YORUBA CREATION In the beginning, there was only the sky above and waters below, and this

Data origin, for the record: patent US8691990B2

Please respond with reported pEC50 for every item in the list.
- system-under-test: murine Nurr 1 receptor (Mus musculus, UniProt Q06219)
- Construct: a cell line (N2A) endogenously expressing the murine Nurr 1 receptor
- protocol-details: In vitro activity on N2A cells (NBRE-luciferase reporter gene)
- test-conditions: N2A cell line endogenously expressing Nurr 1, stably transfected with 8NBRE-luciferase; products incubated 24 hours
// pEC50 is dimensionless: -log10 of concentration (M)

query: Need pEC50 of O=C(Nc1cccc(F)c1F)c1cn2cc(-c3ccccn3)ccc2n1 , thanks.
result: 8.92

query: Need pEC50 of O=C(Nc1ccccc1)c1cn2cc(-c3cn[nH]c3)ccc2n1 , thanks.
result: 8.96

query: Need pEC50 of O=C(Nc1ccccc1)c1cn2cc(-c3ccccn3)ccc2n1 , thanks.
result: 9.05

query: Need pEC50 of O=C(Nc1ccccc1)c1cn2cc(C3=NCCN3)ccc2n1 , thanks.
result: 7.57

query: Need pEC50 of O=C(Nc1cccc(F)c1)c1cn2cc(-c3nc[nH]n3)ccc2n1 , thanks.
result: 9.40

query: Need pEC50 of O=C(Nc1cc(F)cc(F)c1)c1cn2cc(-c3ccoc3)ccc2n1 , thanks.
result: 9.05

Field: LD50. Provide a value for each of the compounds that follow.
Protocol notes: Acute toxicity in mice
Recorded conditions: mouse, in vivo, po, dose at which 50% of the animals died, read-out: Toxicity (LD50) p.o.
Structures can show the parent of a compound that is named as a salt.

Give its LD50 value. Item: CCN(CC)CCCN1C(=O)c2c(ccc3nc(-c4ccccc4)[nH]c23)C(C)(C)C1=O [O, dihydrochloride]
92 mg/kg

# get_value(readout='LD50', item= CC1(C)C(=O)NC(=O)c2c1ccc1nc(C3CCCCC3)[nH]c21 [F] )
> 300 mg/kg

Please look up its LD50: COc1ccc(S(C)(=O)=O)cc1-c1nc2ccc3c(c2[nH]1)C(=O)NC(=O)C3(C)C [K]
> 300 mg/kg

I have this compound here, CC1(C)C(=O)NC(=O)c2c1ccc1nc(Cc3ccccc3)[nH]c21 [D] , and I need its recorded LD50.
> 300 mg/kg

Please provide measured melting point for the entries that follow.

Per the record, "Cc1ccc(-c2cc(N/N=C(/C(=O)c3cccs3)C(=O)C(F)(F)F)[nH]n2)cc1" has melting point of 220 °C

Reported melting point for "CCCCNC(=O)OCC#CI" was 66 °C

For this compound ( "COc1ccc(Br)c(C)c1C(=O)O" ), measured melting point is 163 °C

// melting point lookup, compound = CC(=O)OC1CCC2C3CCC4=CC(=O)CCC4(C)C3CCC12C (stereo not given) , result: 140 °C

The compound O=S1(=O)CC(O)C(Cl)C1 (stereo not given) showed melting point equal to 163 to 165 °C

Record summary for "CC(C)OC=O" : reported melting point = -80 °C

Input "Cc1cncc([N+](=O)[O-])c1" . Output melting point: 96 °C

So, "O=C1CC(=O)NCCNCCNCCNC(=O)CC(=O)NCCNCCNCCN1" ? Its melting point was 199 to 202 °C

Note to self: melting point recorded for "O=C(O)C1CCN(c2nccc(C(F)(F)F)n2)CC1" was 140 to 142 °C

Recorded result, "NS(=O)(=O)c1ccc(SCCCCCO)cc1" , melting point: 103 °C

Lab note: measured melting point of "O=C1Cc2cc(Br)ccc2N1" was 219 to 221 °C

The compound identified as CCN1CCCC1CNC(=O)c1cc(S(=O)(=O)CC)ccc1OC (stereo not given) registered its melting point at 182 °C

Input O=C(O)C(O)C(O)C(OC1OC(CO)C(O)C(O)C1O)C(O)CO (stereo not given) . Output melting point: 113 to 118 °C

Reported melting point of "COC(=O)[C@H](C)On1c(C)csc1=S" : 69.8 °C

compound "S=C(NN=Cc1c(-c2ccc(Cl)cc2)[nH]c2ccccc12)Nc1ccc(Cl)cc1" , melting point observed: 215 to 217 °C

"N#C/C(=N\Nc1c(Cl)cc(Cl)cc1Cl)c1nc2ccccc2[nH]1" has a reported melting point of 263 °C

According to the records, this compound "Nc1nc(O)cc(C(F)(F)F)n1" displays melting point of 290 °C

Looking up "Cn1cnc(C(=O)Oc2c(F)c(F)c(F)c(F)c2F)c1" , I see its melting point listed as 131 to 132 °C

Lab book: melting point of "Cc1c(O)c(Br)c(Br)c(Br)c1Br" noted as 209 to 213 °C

was ruled by the mighty Orisha, the council of gods. Olorun ruled the sky above and Olokun was master of all that was in the waters below. One day, a god named Obatala decided to create dry land. He asked for permission from Olorun and advice from Orunmila, the wisest of the Orisha. “You will need a long gold chain, a snail’s shell filled with sand, a white hen, a black cat, and a palm nut,” said Orunmila. Once he had all of these items in a bag, Obatala hung the gold chain from a corner in the sky and began to climb down, down, down. He kept climbing down down down for a very long, long time...until he finally reached the bottom of the chain. Obatala poured the sand from the shell into the mist below, and released the hen. The hen landed on the sand and immediately began pecking and scratching, scattering the sand into all directions. The sand soon became vast mountains and valleys. Obatala planted the palm nut ... and soon stood before an entire palm forest! Obatala was very pleased with his work. He named the land Ife and settled down with the cat to live on his new land. But after several months, Obatala became bored. He began shaping figures in clay. As he worked, he drank palm wine. Obatala kept drinking bowl after bowl after bowl, and kept making more and more figures. When he was finished, he asked Olorun to breathe life into his clay people. The next day, he saw his living, breathing work and he realized that they were all deformed and ugly! In horror, Obatala swore never to drink again and set to work building new, perfect beings from clay. As soon as Olorun breathed life into them, they immediately began building houses and cities. Obatala became the patron of mankind, and more specifically, the deformed. All the Orisha were pleased with his work. All except Olokun, the master of the sea, who was never consulted about the creation of the earth and mankind in the first place. In anger he caused a great flood, which nearly wiped out all of Obatala’s creations. Once the waters resided, everyone took the very sea seriously from then on.

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